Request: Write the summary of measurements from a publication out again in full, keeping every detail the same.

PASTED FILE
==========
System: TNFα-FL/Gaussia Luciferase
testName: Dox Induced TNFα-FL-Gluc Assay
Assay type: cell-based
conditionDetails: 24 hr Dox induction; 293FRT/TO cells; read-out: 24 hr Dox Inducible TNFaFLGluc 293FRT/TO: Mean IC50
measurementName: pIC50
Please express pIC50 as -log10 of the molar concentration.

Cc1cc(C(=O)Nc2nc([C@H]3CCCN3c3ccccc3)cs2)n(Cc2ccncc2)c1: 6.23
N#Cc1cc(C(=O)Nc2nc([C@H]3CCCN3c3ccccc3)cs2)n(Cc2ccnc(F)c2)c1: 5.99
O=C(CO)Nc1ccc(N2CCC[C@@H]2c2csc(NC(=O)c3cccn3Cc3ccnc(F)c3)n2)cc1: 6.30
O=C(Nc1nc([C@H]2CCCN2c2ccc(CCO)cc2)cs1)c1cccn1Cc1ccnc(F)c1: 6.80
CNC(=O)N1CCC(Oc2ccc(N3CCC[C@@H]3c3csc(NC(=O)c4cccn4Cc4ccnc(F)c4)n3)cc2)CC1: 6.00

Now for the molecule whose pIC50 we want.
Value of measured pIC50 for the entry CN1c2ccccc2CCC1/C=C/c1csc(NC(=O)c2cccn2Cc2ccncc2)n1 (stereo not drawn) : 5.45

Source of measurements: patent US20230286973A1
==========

System: TNFα-FL/Gaussia Luciferase
testName: Dox Induced TNFα-FL-Gluc Assay
Assay type: cell-based
conditionDetails: 24 hr Dox induction; 293FRT/TO cells; read-out: 24 hr Dox Inducible TNFaFLGluc 293FRT/TO: Mean IC50
measurementName: pIC50
Please express pIC50 as -log10 of the molar concentration.

Cc1cc(C(=O)Nc2nc([C@H]3CCCN3c3ccccc3)cs2)n(Cc2ccncc2)c1: 6.23
N#Cc1cc(C(=O)Nc2nc([C@H]3CCCN3c3ccccc3)cs2)n(Cc2ccnc(F)c2)c1: 5.99
O=C(CO)Nc1ccc(N2CCC[C@@H]2c2csc(NC(=O)c3cccn3Cc3ccnc(F)c3)n2)cc1: 6.30
O=C(Nc1nc([C@H]2CCCN2c2ccc(CCO)cc2)cs1)c1cccn1Cc1ccnc(F)c1: 6.80
CNC(=O)N1CCC(Oc2ccc(N3CCC[C@@H]3c3csc(NC(=O)c4cccn4Cc4ccnc(F)c4)n3)cc2)CC1: 6.00

Now for the molecule whose pIC50 we want.
Value of measured pIC50 for the entry CN1c2ccccc2CCC1/C=C/c1csc(NC(=O)c2cccn2Cc2ccncc2)n1 (stereo not drawn) : 5.45

Source of measurements: patent US20230286973A1